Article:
lent

March 1, 2006 | 19 Comments

I grew up in a tradition where I knew nothing of Lent, except that it meant that a girl I liked in eighth grade couldn’t eat meat on Fridays. I’ve seen Lent mentioned on several other blogs — I’m not sure if it is trendy this year, or if it is just because it is on my radar. I’ve decided to partipate in lent this year (but just for the record, I decided to do it before it was what all the cool bloggers were doing).

In January, I was in a class that challenged me to think about celebrating Lent as a viable Christian practice. I have been struck in recent years with the feeling that Easter didn’t hold the sacredness for me that it should. It has mostly about being a part of a big Sunday in a church with a lot of new faces. I like the idea of building an anticipation of Easter, and joining millions of other Christians around the world in doing so.

For me, I will be abstaining caffeine this season as a stimulant. I’m not going to try to completely cut it out, because I know that it is difficult to avoid. But I will be only be drinking decaf coffee and caffeine free drinks. Yes, I know decaf coffee has traces of caffeine — I’m cutting it out as a stimulant, no outright, so get off me. (Look at that…I’m getting edgy already.)

  • I think about doing this every year, but it’s quite difficult in my industry.

  • Hey John,

    I’ve been off caffeine for 23 days now. The worst part is the headaches the first week or so. However, I’ve noticed that my hands don’t shake anymore, and I don’t have the huge highs and lows that I had when I was drinking eight cups of coffee a day. At first I told myself, “I will only drink water, juice and milk – except when I go to Chipotle. I must have a Coke at Chipotle.” But I’ve been to Chipotle several times in the last three weeks, and I haven’t had a Coke.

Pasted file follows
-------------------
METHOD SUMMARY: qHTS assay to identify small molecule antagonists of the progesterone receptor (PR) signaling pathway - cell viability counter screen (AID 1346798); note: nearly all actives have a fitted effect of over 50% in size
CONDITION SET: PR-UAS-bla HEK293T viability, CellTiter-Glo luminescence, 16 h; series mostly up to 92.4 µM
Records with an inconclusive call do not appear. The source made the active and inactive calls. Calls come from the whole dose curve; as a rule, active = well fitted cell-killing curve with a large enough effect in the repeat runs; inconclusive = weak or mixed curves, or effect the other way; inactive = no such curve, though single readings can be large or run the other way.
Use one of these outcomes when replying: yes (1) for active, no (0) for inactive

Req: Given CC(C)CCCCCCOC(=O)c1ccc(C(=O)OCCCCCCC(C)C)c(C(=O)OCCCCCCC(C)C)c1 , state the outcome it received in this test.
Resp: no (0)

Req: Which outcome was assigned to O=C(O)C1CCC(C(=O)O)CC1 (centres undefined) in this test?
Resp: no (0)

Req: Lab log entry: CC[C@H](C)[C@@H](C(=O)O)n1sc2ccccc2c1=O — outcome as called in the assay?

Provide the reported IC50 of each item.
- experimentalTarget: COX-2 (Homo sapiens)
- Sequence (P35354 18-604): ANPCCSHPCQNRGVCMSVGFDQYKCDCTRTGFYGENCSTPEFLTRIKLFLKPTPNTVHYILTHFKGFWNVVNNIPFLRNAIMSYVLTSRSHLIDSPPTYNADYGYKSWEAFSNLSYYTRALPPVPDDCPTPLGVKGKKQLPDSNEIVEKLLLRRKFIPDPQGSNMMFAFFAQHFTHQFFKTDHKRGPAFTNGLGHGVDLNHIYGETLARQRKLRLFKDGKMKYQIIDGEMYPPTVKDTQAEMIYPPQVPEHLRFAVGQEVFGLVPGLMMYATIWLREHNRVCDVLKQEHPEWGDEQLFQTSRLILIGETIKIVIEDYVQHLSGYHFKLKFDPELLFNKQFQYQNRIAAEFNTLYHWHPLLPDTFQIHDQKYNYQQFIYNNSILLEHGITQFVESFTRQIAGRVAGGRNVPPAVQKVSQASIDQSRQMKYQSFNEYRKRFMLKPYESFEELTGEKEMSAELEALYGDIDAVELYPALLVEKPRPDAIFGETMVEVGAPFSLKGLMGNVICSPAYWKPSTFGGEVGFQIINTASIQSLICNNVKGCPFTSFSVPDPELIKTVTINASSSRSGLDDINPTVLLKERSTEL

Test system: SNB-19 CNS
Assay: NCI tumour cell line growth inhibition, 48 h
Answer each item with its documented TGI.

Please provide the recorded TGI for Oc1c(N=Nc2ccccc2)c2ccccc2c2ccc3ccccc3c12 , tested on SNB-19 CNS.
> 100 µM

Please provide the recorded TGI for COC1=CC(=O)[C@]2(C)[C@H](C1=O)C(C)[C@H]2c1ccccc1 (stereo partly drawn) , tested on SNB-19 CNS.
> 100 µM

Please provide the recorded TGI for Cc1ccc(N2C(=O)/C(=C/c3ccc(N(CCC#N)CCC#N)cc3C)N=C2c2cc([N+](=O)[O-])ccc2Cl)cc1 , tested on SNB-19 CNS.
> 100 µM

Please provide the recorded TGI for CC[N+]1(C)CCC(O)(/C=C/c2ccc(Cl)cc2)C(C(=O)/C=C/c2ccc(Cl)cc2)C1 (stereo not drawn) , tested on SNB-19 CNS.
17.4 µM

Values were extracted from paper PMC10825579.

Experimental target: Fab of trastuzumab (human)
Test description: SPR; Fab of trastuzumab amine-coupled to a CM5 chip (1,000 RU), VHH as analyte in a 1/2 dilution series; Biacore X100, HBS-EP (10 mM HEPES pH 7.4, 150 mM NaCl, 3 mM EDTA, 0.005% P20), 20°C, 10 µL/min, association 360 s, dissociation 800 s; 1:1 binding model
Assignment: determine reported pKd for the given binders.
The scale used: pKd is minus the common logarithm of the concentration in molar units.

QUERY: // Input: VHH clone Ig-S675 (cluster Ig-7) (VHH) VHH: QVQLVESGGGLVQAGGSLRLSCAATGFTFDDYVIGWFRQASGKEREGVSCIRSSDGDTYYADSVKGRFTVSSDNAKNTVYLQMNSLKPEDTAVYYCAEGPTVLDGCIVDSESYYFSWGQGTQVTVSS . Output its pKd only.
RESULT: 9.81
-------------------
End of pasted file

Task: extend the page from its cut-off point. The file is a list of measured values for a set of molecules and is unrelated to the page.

It’s not that I’m giving up on caffeine completely – I just wanted to get it to the point where I’m not dependent on it for my day to day stuff.

  • I’m going to give up putting ice in my coke when eating at chipotle.

  • Great minds think a like….

  • Well, Zach, take the next step and give up the cup for your coke. Drink it from your hands. That’s what a super-Christian would do.

  • Well, Zach, what you should really do is give up having a cup for your coke. Drink it from your hands. That’s what a super-Christian would do.

  • good luck with the caffiene. You will be tired.

    I think Lent is a bit trendy this year. A lot of the more “in tune” guys at school all went to Catholic mass tonight to participate in it.

  • I have to admit, as part of a liturgical tradition, the idea of Lent being “trendy” kind of turns my stomach. I know you’re not trying to be flip or anything. But if we’ve gotten to the point where Christian disciplines can be “trendy,” then something, somewhere, is out of whack.

    Lent was the only time in high school that I missed youth group. You see, my (Lutheran) church didn’t have a youth program, so I went to an interdenominational youth group on Wednesday nights. Truly fantastic; great Bible study, awesome fellowship. But not any liturgical roots at all. So no Lent stuff.

    So every Wednesday, I’d head over to my church for mid-week worship, then catch the fellowship time at my youth group. (When I was old enough to drive; my folks wouldn’t shlep me over to another church to “hang out” after I’d been to a worship service!)

    I’m not at all saying one can’t be a Christian without observing Lent. I just wouldn’t know how to. It’s so fundamental to the Christian traditions of East and West. One of my real hopes for the “emergent conversation” is a deeper foundation in the “stuff” of Christianity that was understood to be absolutely indespensible for about oh, 1700 years. If “trendy” is a step along the way, so be it. But I dearly hope “trendy” is only a stop along the road.